The article above about how Federal cuts can affect us locally is very saddening. It's a clear indication of how 'big government' affects our lives, personally. I don't understand those who vote for more 'big government' to take care of us, because when 'big government' controls our monies, they control our lives. sequester -- verb (used with object) 1. to remove or withdraw into solitude or retirement; seclude. 2. to remove or separate. 3. Law. to remove (property) temporarily from the possession of the owner; seize and hold, as the property and income of a debtor, until legal claims are satisfied. 4. International Law. to requisition, hold, and control (enemy property).
Jaime Roberto February 28, 2013 at 06:18 PM
Stop with the scare tactics. Cuts are more like $40 billion. The rest is a decrease in the rate of increase. In addition, the federal government will still be spending more than last year due to increases in entitlement spending. Head Start will be cut? Good. It has been proven to be ineffective and should be discontinued.
Paisley February 28, 2013 at 06:42 PM
The only sad thing about this is - our impending recession will be blamed on it. The recession is already here. When the biggest shopping time of the year only produces an upwardly revised +0.1, you guys better hold onto you pants when the taxes and gas prices hit GDP. But people will get to blame whichever party they hate and ignore all the things that could actually make things better. Carry on.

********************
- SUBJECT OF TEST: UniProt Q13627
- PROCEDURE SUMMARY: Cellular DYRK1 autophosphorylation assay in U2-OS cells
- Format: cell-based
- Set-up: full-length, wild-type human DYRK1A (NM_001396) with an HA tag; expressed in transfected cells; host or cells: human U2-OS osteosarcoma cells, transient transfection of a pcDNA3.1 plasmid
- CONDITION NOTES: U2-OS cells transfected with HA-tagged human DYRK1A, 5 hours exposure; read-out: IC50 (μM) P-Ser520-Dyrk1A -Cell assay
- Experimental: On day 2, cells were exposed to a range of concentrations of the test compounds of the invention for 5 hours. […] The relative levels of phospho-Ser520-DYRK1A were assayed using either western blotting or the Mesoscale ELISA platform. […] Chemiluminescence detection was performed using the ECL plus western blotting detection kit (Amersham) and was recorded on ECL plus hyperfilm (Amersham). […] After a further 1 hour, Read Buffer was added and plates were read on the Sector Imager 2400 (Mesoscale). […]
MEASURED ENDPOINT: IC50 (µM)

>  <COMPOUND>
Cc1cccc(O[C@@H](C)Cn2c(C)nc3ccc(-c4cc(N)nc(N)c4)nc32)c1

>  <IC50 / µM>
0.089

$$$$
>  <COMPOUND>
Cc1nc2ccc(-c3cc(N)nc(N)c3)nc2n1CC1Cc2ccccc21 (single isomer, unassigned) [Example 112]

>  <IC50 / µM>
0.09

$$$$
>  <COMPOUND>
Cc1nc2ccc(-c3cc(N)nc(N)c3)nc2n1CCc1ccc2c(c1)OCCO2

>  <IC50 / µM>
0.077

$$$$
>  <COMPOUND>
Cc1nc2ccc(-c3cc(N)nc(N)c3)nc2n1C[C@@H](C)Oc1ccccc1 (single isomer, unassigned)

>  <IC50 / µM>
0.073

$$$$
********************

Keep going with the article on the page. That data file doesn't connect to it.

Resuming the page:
Dtayls 4me February 28, 2013 at 07:58 PM
Instead of cutting three or four special needs teaching jobs, why don't the people demand that several of the $100,000+/year administrators take a cut in their salaries...maybe it's as simple as foregoing expensive travel or personally absorbing some operating costs instead of having taxpayers foot the bills. Overpaid administrators can afford a cut; teachers without a job cannot.
Raleigh March 01, 2013 at 04:01 PM
60 million dollars pledged to Syria & $450 million dollars to Egypt (along with jet fighters and tanks) and domestically, there is 11.4 million dollars spent by the federal government for executive admin. in the justice department to use a private jet. And the cuts begin with children, and the most at-risk of this population....this is an outrage!
Paisley March 02, 2013 at 12:52 AM
Our government throws that away on -one- of their many bankrupt solar companies. Abound Solar - who stole your money - was apparently selling defective panels. Now there is a warehouse filled with 100,000 panels that need hazardous waste disposal. So, they are probably going to bury them in Eastern Colorado encased in concrete. If you are wondering where your money is - look there. http://blog.heritage.org/2013/03/01/bankruptcy-filings-allege-abound-solar-aware-of-defective-panels/
Christian Holm March 03, 2013 at 11:46 PM
Anything that blows up the worthless Government School System should be applauded...